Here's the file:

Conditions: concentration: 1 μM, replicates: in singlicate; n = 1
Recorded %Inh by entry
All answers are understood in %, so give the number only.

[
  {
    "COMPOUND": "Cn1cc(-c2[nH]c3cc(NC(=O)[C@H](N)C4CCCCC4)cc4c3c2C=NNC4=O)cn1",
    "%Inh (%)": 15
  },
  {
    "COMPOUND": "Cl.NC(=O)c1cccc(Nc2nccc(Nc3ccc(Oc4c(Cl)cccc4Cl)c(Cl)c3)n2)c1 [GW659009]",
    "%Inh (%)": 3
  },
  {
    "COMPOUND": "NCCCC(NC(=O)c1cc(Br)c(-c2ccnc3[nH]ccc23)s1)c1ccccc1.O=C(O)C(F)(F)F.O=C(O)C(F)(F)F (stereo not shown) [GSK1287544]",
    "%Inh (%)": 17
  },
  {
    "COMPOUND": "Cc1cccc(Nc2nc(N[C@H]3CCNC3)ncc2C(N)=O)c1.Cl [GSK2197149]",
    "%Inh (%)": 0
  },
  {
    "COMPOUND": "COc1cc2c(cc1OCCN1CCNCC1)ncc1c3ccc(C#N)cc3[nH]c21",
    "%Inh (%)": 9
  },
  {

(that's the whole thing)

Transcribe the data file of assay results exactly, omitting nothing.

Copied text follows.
Conditions: concentration: 1 μM, replicates: in singlicate; n = 1
Recorded %Inh by entry
All answers are understood in %, so give the number only.

[
  {
    "COMPOUND": "Cn1cc(-c2[nH]c3cc(NC(=O)[C@H](N)C4CCCCC4)cc4c3c2C=NNC4=O)cn1",
    "%Inh (%)": 15
  },
  {
    "COMPOUND": "Cl.NC(=O)c1cccc(Nc2nccc(Nc3ccc(Oc4c(Cl)cccc4Cl)c(Cl)c3)n2)c1 [GW659009]",
    "%Inh (%)": 3
  },
  {
    "COMPOUND": "NCCCC(NC(=O)c1cc(Br)c(-c2ccnc3[nH]ccc23)s1)c1ccccc1.O=C(O)C(F)(F)F.O=C(O)C(F)(F)F (stereo not shown) [GSK1287544]",
    "%Inh (%)": 17
  },
  {
    "COMPOUND": "Cc1cccc(Nc2nc(N[C@H]3CCNC3)ncc2C(N)=O)c1.Cl [GSK2197149]",
    "%Inh (%)": 0
  },
  {
    "COMPOUND": "COc1cc2c(cc1OCCN1CCNCC1)ncc1c3ccc(C#N)cc3[nH]c21",
    "%Inh (%)": 9
  },
  {